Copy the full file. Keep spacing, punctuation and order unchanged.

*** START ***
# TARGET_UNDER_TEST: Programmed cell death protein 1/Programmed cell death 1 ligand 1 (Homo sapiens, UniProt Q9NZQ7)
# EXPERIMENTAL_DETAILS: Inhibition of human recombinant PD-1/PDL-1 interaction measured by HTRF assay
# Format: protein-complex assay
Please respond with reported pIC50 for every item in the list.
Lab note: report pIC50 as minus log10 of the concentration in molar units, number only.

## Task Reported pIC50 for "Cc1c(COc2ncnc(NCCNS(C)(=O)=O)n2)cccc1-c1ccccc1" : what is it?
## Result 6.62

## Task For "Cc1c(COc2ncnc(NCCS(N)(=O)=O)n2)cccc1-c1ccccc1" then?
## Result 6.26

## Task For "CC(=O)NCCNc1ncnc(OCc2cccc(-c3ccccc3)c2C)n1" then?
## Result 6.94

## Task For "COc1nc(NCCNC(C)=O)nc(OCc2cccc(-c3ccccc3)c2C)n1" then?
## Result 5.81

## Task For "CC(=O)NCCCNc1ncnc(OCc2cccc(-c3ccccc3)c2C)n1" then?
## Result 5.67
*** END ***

# TARGET_UNDER_TEST: Programmed cell death protein 1/Programmed cell death 1 ligand 1 (Homo sapiens, UniProt Q9NZQ7)
# EXPERIMENTAL_DETAILS: Inhibition of human recombinant PD-1/PDL-1 interaction measured by HTRF assay
# Format: protein-complex assay
Please respond with reported pIC50 for every item in the list.
Lab note: report pIC50 as minus log10 of the concentration in molar units, number only.

## Task Reported pIC50 for "Cc1c(COc2ncnc(NCCNS(C)(=O)=O)n2)cccc1-c1ccccc1" : what is it?
## Result 6.62

## Task For "Cc1c(COc2ncnc(NCCS(N)(=O)=O)n2)cccc1-c1ccccc1" then?
## Result 6.26

## Task For "CC(=O)NCCNc1ncnc(OCc2cccc(-c3ccccc3)c2C)n1" then?
## Result 6.94

## Task For "COc1nc(NCCNC(C)=O)nc(OCc2cccc(-c3ccccc3)c2C)n1" then?
## Result 5.81

## Task For "CC(=O)NCCCNc1ncnc(OCc2cccc(-c3ccccc3)c2C)n1" then?
## Result 5.67